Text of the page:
14 March 2014
Dancers sift through three tonnes of rice in Songs of the Wanderers, much like each of us sifts through the changing patterns that make up our own lives. (Photo: Yu Hui-hung)
MONTREAL — Any Montreal appearance by the Cloud Gate Dance Theatre is a noteworthy event. Company founder Lin Hwai-min is in the highest rank of world choreographers, and his works seen here in the past several years — Moon Water and Wild Cursive — were transcendental visions of great visual and emotional power. Thanks again to the Danse Danse series, Cloud Gate invites audiences to go on another voyage of personal discovery at Place des Arts this month, in a work appropriately titled Songs of the Wanderers.
As interpreted by the 24 dancers, the wanderers of the title symbolize humanity throughout history, which includes you and me. Our passage in time and space is dramatized by a visual device that is simple yet extraordinarily powerful. It involves rice — three tonnes of it — cascading onto the stage like sand falling inside some fantastic hourglass. Dancers dressed in monk-like robes move about this universe, sifting through the rice as each of us sifts through the changing patterns that make up our own lives.
One figure does not move, however, during the entire 70-minute show — the symbol, perhaps, of all the humanity that came before our own arrival in the world and will come after we’re gone. The rice falls steadily on this figure, whose role has been interpreted by the same dancer, Wang Rong-yu, since the work’s première 20 years ago.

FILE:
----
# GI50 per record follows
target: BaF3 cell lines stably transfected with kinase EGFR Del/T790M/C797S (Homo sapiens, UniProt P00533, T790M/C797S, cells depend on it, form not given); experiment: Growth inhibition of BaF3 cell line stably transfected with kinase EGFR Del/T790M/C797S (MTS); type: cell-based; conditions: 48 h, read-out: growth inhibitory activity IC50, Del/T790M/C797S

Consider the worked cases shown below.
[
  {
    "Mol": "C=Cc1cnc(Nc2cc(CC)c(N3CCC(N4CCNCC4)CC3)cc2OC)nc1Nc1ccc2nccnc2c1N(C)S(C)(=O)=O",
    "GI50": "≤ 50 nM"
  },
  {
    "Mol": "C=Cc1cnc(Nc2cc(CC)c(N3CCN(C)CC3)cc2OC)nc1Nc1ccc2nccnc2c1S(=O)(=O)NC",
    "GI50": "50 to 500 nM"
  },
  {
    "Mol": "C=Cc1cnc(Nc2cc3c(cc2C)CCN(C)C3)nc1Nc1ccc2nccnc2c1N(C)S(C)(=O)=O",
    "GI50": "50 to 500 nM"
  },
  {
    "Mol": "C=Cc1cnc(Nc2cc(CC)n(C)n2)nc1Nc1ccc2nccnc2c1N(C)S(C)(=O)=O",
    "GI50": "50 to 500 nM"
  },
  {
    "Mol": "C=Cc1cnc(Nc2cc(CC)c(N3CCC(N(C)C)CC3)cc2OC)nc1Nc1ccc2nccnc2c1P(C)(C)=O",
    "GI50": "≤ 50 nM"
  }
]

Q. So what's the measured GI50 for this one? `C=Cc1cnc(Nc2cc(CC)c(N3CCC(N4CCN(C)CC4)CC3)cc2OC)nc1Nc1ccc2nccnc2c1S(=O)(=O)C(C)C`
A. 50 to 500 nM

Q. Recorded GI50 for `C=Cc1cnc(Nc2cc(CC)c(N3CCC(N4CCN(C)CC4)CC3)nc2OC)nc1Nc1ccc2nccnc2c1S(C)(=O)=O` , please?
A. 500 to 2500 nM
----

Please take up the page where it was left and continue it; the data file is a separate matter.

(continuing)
“He’s amazing,” said Lin, 67, in a phone interview from London, where his company performed at Sadler’s Wells recently. “We apply a coating on his head so it’s not so painful, and his hands and shoulders are bandaged with flesh-coloured bandages. (In 20 years) he only fell once, because the rice buried his robe and it was so tight that he was off balance. He picked himself up in one second. A lot of times, people wait outside to see him and hug him and start crying.”
Songs of the Wanderers was created four years before Moon Water, but the works are spiritually linked. In different ways, both illustrate a vision of harmony and peace that comes about only as a result of concentrated searching.
Lin was on a search of his own when he found the inspiration that led to Songs of the Wanderers. In 1994 he travelled to Bodh Gaya, the place in India where it’s believed that in the fifth century BC, Buddha meditated under a tree and developed the philosophy that bears his name.
“Before I went to Bodh Gaya, I thought Buddha was a god. And there he was, like us, a human being. I was extremely moved with this realization. I came to it under the Buddha’s tree. I think the energy of the tree and the place settle into my meditation. I’m a very restless person; (it’s) hard to sit down and meditate.”
Back home, with a sense of peacefulness, Lin created Songs of the Wanderers with the ease of “water flowing out.” But before he began his choreographic work, he put his dancers through a special regimen.